Apple is investing 1.7 billion euros ($1.92 billion) in high-tech data centers in Denmark and Ireland that will be powered by renewable energy, in its largest such project in Europe to date, the company said Monday.
The death toll from crashes involving General Motors cars with defective ignition switches has climbed to 57.
Aiming to undercut Apple's latest hit service, Google is teaming up with three major U.S. wireless carriers to prod more people into using its mobile wallet.
Drugmaker Merck & Co. has granted a free license allowing one of its HIV medicines to be made and sold inexpensively for use in young children in poor countries hard hit by the AIDS virus.
A strike by union members at oil refineries continues to expand with some 6,550 workers now off the job at 15 plants or refineries across the country.
Bloomberg's David Welch discusses the reports on Apple's electric vehicle plans with Bloomberg's Cory Johnson.
Honda CEO Takanobu Ito will step aside in June. The automaker has been struggling after a massive recall over faulty airbags and poor sales.
Fish farms have a big problem: They’ve been making feed out of sardines and anchovies from the oceans, a source that could be depleted within a few decades. A California company called Two X Sea could have a solution.
As manufacturing companies look toward the fast-growth areas of their business in favor of reducing non-core assets, M&A has become an effective strategy. However, from a data perspective, manufacturers must take the right steps to ensure proper quality and migration for all enterprise data involved.
The seaports of the West Coast went from lagging to bustling over the weekend, a process that is expected to accelerate Monday in the wake of a tentative agreement between employers and dockworkers.
A little-known Silicon Valley startup was caught in a firestorm of criticism this week for making software that exposed Lenovo laptop users to hackers bent on stealing personal information. But Superfish Inc. has also won praise for producing visual search technology that many see as the next big thing in online shopping.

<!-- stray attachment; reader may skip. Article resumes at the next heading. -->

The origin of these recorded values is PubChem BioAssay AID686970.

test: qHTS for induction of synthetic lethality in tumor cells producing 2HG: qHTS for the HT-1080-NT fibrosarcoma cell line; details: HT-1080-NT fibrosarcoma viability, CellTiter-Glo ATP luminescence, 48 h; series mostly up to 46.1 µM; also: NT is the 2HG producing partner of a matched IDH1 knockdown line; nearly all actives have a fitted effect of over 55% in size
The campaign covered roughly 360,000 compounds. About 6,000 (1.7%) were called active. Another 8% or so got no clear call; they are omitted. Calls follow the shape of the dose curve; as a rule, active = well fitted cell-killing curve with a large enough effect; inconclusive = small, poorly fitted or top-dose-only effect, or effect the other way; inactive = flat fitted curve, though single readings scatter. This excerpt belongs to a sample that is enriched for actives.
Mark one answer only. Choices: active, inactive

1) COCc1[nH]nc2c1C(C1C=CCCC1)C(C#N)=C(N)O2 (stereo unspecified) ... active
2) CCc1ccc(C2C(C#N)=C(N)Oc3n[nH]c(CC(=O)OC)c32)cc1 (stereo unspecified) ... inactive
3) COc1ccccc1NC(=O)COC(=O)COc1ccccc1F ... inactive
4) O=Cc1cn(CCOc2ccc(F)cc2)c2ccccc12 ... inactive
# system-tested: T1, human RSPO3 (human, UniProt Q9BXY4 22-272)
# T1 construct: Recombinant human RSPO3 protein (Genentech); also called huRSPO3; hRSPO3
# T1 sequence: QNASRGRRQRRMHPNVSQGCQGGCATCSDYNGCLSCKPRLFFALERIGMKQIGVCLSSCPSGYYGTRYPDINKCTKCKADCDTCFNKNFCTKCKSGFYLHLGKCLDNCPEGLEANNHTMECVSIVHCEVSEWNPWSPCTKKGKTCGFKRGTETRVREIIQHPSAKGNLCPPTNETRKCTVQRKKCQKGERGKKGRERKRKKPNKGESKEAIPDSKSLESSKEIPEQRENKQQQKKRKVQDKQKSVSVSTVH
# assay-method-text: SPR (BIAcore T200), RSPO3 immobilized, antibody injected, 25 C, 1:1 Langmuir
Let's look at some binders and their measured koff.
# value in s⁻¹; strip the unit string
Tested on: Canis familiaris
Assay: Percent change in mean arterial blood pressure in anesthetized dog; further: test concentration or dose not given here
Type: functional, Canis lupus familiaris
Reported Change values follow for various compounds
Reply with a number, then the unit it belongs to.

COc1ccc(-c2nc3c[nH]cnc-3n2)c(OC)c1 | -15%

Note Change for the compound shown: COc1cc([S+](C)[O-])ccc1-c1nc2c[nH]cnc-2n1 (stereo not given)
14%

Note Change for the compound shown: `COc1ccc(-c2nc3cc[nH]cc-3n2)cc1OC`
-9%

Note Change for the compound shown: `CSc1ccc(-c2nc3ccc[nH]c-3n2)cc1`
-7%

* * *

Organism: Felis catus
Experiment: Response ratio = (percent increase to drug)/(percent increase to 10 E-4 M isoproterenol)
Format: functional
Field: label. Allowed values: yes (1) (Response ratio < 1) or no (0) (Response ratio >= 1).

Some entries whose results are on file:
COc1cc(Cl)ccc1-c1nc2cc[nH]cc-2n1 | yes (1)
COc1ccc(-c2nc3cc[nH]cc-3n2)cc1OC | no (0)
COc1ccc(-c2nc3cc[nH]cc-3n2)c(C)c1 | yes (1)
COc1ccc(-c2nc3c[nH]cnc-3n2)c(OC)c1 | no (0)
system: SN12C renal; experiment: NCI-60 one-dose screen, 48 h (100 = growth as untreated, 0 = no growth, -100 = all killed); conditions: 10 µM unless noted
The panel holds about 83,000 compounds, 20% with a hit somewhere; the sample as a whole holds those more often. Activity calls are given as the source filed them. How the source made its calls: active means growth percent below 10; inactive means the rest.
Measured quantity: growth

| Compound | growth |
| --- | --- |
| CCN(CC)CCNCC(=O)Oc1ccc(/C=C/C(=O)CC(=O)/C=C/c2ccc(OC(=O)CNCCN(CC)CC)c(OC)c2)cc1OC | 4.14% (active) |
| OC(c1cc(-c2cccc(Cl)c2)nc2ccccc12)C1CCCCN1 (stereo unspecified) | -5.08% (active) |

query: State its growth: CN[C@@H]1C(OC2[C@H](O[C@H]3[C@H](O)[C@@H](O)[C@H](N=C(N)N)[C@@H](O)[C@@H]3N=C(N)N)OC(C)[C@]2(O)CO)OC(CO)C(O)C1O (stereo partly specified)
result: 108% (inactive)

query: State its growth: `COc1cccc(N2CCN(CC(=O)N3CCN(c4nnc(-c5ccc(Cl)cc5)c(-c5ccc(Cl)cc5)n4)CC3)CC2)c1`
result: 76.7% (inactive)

Lockheed Martin has agreed to pay $62 million to settle a class-action lawsuit that accused the defense contractor of mismanaging employee retirement accounts and using funds with excessive fees.
The dollar has been a source of constant complaint this earnings season. Global corporations from Avon Products to Yum Brands have said their quarterly results would have been much better if it hadn't been for the rising dollar. For some, the currency's strength has meant the difference between a profit and a loss.
The U.S. government will fine Japanese airbag maker Takata Corp. $14,000 per day for failing to fully cooperate in a long-running investigation of faulty and potentially dangerous airbag inflators.
This Engineering Newswire looks at changing the face of the Navy, having our lives taken over by A.I., and fighting fires with the shipboard autonomous robot.
Nestle CEO speaks about earnings and the company's decision to remove artificial additives from its products.
Softbank plans to market humanoid robots to Japanese consumers and sees them as a mass-market technology, like personal computers and smartphones.
To many small companies, the thought of lean manufacturing is a business principle traditionally reserved for the big companies — such as Boeing or General Motors. Yet with the rapid proliferation of technology and cloud computing, “going lean” has never been so easy for small shops.
A manufacturing group predicts that the U.S. industrial sector will grow at a faster rate than the national economy as a whole during the next two years. Further manufacturing growth, however, is likely to be hampered by further increases in the nation's trade deficit.